Lara Trump lays out path to victory: 'There is hope'

Trump's daughter-in-law explains process in event two House members object to electoral votes for Biden.

Mordechai Sones ,

President Trump
President Trump
Reuters

Despite near-universal concession by mainstream media outlets of the 2020 U.S. Presidential elections to the Democratic candidate, President Trump has continued to maintain that he may yet head the next American administration, and his team and those around him persist in supporting that message.

Speaking on the Dr. Gina program on Real America's Voice, the President's daughter-in-law Lara Trump explained one of several possible paths to victory for President Trump being discussed.

Dr. Gina asked Trump: "What exactly is going to go down on January 6th?"

Trump answered: “Well, this is really the date of ultimate significance, so, it is the date that Congress certifies the election. It's funny because you haven't heard, Dr. Gina, much about this out there, and I kept having people come up to me and say, ‘Is there hope? You know, post December 14th, when the electors voted, is there still hope?’

“Absolutely there is! Because the reality is the Founders of this country set up this process for a time such as this. So what will happen on January 6th is that it is a joint session of Congress, and all of the electoral votes have now been sent to Washington D.C., they will be opened by Vice President Mike Pence and read aloud for the joint session of Congress.

“And if two House members object to the votes for Joe Biden - just two - then everybody takes a break, they split up, the Senate and the House divide, they go debate, and then they ultimately have to vote to decide the outcome of this election.

“Now here's where it gets really interesting: Each Senator gets one vote. Now we know, we've been talking about - we just talked about - how important it is to hold the majority in the Senate, but, we do right now have the majority in the Senate. And don't forget, the Vice President also counts as a Senate vote.

“So, the Senate gets one vote and then, as far as the House is concerned, it is each delegation. So that doesn't mean that each House member gets a vote, that means each delegation, so each state ultimately gets a vote.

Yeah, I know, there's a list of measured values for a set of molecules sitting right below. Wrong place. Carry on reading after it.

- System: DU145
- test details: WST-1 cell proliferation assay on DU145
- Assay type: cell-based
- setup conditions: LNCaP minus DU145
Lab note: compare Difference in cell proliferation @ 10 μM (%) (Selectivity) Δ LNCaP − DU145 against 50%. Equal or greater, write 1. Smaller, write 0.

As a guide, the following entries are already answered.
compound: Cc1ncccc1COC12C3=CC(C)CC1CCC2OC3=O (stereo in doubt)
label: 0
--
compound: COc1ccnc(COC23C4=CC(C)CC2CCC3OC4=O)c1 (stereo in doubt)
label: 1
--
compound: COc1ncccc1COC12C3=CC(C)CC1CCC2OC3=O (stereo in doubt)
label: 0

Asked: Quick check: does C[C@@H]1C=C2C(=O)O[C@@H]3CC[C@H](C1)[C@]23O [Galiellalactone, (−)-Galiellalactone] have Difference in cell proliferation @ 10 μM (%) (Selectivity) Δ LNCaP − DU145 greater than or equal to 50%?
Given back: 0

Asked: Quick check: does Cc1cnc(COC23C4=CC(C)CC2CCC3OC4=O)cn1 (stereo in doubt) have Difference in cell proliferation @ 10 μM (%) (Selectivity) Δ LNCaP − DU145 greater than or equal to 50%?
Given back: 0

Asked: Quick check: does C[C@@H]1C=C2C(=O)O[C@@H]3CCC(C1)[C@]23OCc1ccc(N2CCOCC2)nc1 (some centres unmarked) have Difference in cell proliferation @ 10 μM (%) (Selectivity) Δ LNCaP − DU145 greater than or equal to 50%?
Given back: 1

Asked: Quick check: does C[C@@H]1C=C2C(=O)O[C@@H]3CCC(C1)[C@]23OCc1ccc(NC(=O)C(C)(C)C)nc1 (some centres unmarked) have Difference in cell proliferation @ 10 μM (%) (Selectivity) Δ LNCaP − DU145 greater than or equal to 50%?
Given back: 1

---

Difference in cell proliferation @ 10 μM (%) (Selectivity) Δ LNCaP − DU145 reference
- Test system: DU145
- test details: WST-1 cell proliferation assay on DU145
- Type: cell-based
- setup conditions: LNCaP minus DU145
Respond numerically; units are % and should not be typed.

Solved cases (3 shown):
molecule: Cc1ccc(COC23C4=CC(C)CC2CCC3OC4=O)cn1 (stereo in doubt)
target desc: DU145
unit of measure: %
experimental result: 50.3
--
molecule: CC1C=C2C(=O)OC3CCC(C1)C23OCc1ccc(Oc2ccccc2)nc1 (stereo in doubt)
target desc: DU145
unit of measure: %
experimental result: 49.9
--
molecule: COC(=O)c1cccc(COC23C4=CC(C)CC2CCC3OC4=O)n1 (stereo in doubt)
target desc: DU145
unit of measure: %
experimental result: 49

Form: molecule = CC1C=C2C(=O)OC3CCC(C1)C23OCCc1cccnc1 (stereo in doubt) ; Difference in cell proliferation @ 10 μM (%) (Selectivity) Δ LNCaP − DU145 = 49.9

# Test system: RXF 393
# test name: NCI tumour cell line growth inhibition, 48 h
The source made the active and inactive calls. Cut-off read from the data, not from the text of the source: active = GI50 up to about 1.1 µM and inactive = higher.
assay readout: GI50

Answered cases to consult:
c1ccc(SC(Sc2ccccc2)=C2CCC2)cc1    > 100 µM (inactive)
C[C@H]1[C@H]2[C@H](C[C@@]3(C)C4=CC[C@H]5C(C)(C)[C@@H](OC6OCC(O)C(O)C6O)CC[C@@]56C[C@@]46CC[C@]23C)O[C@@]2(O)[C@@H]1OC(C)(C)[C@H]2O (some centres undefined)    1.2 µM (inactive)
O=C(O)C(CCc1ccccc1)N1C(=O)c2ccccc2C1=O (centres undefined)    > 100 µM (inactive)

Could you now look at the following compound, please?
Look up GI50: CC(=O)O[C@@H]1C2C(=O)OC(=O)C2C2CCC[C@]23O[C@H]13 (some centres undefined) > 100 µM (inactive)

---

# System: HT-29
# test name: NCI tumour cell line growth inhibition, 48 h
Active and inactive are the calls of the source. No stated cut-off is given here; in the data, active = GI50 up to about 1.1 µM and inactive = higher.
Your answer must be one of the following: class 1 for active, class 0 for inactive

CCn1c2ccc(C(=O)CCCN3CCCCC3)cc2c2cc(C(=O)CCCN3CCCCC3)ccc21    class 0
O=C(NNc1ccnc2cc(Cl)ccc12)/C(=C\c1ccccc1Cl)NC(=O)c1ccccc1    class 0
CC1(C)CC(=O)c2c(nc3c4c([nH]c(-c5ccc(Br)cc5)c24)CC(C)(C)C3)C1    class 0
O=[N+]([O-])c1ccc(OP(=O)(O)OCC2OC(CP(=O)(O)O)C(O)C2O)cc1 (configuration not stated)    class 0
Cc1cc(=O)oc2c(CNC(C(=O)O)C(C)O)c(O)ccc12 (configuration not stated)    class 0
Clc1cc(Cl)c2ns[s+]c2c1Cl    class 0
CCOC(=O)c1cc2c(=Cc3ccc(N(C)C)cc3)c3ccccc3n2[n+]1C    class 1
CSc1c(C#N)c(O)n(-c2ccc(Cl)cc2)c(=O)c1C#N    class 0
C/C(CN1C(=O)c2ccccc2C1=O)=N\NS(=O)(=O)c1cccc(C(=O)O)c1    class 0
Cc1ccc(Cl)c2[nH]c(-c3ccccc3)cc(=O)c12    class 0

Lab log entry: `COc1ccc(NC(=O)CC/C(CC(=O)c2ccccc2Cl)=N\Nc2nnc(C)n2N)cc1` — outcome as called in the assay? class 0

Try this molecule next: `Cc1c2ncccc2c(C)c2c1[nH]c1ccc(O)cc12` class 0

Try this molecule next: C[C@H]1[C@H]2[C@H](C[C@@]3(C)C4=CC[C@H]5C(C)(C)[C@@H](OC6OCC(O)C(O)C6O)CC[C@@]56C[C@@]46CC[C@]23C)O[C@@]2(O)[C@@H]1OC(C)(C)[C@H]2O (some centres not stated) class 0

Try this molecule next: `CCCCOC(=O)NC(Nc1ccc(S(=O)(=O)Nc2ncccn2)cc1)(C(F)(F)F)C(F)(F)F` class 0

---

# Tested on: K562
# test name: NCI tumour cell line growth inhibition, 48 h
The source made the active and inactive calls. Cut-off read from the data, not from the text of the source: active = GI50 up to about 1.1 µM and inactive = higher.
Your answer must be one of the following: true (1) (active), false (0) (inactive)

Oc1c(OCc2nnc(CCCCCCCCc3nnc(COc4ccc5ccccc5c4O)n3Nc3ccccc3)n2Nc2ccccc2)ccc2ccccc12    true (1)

“What's really interesting about this, Dr. Gina: The Republicans are in control of 30 of those votes; the Democrats are in control of only 20. So if it comes down to a vote, and the Republicans in the House and the Senate decide, ‘Gosh, there was so much fraud in this election, we have evidence of it, we have affidavits, thousands of them.. we have evidence of the fact that there were more people that voted in the State of Pennsylvania than even were registered to vote, thousands of dead people voting; if for whatever reason they decide they will not certify this for Joe Biden, and they vote for Donald Trump, then guess what? Donald Trump remains President of the United States for the next four years.”

Others, however, say "not so simple", citing at least two issues at play: 1) What happens when a Senator and House Member object to the electoral college votes? In this case, the objection will be defeated unless both chambers support it, which is unlikely, since Democrats control the House.

2) What happens when there are two sets of electors? This is a much more complicated legal scenario. Does Vice President Mike Pence have the power to choose which set of electors to accept? And are State Governors or State Legislatures the final arbiters of each state's electors?

It has been suggested that the scenario that Lara Trump describes, where each state delegation in the House gets one vote only, which Republicans would win, applies only in the case of a tie in the number of electors, or neither candidate getting to 270 electoral votes, e.g. if an objection succeeds in eliminating some states' votes. Where someone objects and a simple majority winning vote is required in both chambers for the objection to succeed, currently will not happen because Democrats control the House.



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